Up to €6 in every €10 in pension funds are being swallowed up by fees and charges, according to a new report.
In 2012, a Department of Social Protection report found that charges on pension pots amounted to roughly 2.18 percent each year.
However, a new independent analysis suggests that this figure may be even higher come year's end.
The analysis, provided to the Labour Party, shows that around three percent is deducted from the value of a pension fund annually.
This report's findings are consistent with research from the Organisation of Economic Cooperation and Development (OECD) which found that every 0.25 percent charge for pension fees leads to a 4 to 5 percent decrease in a person’s pension total by the time they retire.
This would mean that, on average, 35-45 percent of peoples’ private pensions are consumed by these pension fees, amounting to hundreds of thousands of euro per person over the lifetime of the investment.
And the longer the pension grows, the greater the effect the fees have on the fund.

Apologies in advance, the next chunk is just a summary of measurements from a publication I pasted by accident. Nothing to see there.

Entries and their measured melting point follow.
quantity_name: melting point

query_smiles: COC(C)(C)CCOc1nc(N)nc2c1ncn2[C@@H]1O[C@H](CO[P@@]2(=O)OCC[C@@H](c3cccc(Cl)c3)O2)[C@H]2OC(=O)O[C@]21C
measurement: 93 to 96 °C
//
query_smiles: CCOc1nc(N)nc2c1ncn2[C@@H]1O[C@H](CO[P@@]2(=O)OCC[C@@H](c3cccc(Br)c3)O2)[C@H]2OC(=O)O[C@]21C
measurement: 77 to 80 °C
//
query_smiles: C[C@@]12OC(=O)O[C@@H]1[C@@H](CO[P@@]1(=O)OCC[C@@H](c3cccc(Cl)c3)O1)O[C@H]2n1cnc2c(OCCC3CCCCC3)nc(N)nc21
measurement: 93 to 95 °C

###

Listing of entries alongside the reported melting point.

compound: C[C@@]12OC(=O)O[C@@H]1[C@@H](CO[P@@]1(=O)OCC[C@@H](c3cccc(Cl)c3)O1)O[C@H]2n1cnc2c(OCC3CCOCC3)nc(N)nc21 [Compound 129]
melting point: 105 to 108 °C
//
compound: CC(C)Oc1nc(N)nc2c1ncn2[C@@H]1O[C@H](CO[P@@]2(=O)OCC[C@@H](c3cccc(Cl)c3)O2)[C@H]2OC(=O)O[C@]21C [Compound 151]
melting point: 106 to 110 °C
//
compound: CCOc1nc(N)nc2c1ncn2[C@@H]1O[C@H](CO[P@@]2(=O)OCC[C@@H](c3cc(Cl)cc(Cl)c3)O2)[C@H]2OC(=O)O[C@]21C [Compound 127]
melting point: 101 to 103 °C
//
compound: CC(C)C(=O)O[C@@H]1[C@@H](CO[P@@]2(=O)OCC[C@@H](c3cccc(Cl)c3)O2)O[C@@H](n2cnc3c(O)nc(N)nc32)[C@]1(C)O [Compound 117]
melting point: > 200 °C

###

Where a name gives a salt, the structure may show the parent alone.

By the time some people reach retirement age, they may find that annual fees of 3% have resulted in a reduction of up to 60 percent on their pension total.
The new findings have led to calls for increased transparency around the charges and fees involved with pensions.
Labour finance spokesperson Ged Nash said the analysis highlights "how ordinary people are paying extraordinary sums of money from the pension pot they’ve worked hard to fill over time."
The difference between paying 1, 2 and 3 percent in fees can amount to tens of thousands of euro over the life of the investment.
"What this also means is that the pensions industry is actually eating up a huge chunk of the tax relief available for pension contributions in fees. The State is effectively subsidising the pensions industry to a huge degree."
Mr Nash said that Government, the pensions industry and the Pensions Authority have questions to answer over the issue.
"The first step that needs to be taken is that the pensions industry needs to come clean with its customers about how much their fees are costing them."
He said he would be writing to both Social Protection Minister Heather Humphreys the Pensions Authority in relation to the issue.
"The enormous sums of money involved here mean that this issue needs urgent attention."